TORONTO — Bell Canada Monday debuted a managed IP telephony solution that comes just as the telecommunications industry is witnessing a slew of similar products entering the market.
Bell’s product, targeted at the enterprise
market, is the result of several months of collaboration with Nortel Networks to develop the latest IP telephony and multimedia applications and services.
Last September, Bell said it planned to invest $200 million over three years in Nortel technology to provide new services to its large enterprise customers and eventually its small and medium business clients.
“”It’s going to be a hot summer in telecom, and watch out for the Wild East, because I think what’s going to end up happening is we’ll probably hear…competitive offerings from Sprint and Allstream/MTS as well,”” said Roberta Fox, president and senior president of Fox Group Consulting in Markham, Ont.
Monday also saw Primus Telecommunications Canada introduce its TalkBroadband Internet phone service for small- and medium-sized businesses, which it said will save organizations between 25 per cent and 75 per cent over traditional phone service.
Isabelle Courville, president of Bell Canada’s enterprise group, said its new product was “”part of the plan to migrate enterprise customers to the IP platform.””
Courville said the managed IP telephony service will be available in July. Service in Ontario and Quebec is pending CRTC approval.
The new service offers applications that include point-to-point video, integration with e-mail, click-to-call, find-me-follow-me, instant messaging and the ability to use multi-media functions across the enterprise.
Moreover, she said, customers can make calls from anywhere, including the office, home, cell phone —— anywhere the Internet is available —— using the same connection. “”You can reach all the devices at the same time,”” said Courville, adding the new services differ from the telco’s previous ones because Bell now hosts the IP solution rather than installs it on the client’s premises.
At the moment, the IP telephony solution is being tested on several lines, 215 of which belong to Bell’s customers mainly in the public and financial sectors and 700 within Bell’s organization itself, explained Courville.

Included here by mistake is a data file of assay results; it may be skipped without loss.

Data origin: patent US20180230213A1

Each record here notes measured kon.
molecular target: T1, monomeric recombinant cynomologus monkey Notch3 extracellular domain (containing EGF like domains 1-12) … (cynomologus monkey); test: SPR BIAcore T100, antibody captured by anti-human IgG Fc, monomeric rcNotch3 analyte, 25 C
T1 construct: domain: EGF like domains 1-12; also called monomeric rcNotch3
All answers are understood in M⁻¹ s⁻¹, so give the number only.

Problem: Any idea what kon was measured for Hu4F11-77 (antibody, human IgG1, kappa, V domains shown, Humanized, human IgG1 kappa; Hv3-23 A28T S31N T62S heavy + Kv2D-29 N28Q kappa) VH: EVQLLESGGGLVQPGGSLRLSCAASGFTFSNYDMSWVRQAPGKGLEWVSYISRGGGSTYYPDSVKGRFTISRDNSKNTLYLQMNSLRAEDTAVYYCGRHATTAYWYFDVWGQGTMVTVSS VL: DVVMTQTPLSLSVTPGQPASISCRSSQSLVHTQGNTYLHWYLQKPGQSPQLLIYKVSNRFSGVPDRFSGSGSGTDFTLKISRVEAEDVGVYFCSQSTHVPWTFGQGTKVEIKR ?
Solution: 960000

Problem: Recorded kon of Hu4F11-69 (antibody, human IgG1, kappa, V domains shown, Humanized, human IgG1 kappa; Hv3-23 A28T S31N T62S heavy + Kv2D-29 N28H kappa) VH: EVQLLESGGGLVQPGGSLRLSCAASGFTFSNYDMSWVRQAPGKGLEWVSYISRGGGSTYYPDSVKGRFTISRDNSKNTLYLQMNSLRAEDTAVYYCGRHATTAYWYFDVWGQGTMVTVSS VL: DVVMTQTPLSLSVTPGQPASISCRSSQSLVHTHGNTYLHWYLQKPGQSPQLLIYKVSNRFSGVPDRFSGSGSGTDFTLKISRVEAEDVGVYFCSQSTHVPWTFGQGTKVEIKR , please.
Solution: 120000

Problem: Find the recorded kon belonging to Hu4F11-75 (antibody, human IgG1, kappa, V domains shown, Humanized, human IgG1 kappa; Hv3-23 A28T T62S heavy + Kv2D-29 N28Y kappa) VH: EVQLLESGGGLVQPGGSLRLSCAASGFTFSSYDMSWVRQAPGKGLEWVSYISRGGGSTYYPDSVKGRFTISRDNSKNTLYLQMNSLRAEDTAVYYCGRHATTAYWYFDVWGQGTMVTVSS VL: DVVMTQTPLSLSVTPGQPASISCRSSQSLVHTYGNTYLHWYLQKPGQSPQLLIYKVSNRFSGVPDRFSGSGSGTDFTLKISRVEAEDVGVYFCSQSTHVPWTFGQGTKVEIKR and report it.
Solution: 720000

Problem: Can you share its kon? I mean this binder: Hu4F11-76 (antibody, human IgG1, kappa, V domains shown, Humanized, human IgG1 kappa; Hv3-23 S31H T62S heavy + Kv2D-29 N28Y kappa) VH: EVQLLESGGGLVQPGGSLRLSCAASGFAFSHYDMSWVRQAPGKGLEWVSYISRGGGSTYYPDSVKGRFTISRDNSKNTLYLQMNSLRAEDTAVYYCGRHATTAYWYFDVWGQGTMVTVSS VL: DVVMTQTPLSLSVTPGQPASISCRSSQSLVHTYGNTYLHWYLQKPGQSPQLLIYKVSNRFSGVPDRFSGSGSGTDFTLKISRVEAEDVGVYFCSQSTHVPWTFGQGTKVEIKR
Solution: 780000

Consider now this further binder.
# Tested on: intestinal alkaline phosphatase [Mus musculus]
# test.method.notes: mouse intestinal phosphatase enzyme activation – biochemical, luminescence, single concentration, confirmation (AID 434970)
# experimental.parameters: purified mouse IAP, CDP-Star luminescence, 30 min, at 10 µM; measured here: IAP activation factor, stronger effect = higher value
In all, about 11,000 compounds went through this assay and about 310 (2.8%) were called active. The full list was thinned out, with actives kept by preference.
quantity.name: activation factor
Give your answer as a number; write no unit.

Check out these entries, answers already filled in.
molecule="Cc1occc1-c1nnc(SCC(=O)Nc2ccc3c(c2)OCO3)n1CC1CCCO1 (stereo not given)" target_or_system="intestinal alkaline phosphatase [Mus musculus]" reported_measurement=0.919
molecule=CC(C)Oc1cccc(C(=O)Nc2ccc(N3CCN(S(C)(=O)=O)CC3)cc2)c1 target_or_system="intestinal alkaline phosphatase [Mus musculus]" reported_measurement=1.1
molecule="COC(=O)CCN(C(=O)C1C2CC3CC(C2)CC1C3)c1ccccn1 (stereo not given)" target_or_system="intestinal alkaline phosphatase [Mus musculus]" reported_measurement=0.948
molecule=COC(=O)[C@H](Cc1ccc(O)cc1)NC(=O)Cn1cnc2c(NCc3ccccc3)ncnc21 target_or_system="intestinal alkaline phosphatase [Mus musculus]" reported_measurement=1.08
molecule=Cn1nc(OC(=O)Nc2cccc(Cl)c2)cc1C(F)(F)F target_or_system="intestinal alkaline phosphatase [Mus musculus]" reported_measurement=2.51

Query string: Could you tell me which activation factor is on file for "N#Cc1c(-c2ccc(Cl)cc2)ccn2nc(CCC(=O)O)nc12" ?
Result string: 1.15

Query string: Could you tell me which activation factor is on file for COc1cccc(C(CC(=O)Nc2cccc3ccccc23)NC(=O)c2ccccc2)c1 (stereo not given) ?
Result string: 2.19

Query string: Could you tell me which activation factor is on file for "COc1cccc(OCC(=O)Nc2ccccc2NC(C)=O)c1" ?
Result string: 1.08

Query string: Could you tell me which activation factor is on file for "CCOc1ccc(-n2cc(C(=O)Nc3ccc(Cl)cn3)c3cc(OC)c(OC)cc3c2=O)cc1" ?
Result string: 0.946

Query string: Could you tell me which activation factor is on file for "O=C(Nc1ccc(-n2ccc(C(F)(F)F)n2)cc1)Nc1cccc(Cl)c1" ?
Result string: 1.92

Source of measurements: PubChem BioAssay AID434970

“”What we think is that 40 per cent of our current customer base (about 400) will have either bought or have a trial in progress between now and year-end.””
Based on results from Bell’s customer trials, Bell has seen between 15 per cent and 25 per cent savings on administrative tasks such as moving an employee from one office to another, Courville said.
“”You need legacy time to call somebody to do the transfer of the line. Now it’s all done by the employee itself, by just logging in to the phone and saying, ‘I’m here on that phone, and here’s my number.’ The phone is programmed every day by the employee coming in.””
Another benefit apparent from the trial is saving time reaching mobile workers in industries like real estate and retail, she said.
As to the competitive landscape, telecom analyst Fox compared Bell’s latest offering to Telus’s IP service released about a month ago, but cannot point out differences until she knows more details about pricing.
Fox said there’s been a flurry of developments lately in this technology because “”IP’s prime time now. They all want to make sure that the customers know this is a market space they’re going to play in, whether they’re residential, mid-market or enterprise.””
Moreover, she said, the telcos are pushing through their products with the hope of stimulating customer spending for these next-generation services.
Although Fox anticipated no problems for Bell to sign up customers in Ontario and Quebec, other parts of Canada may question moving from existing carriers to Bell.
However, IP infrastructure allows telcos to basically deliver these services anywhere as long as customers have high-speed Internet access, said Fox. “”I think the whole IP move is going to move everybody into competing outside of their core territories much faster.””
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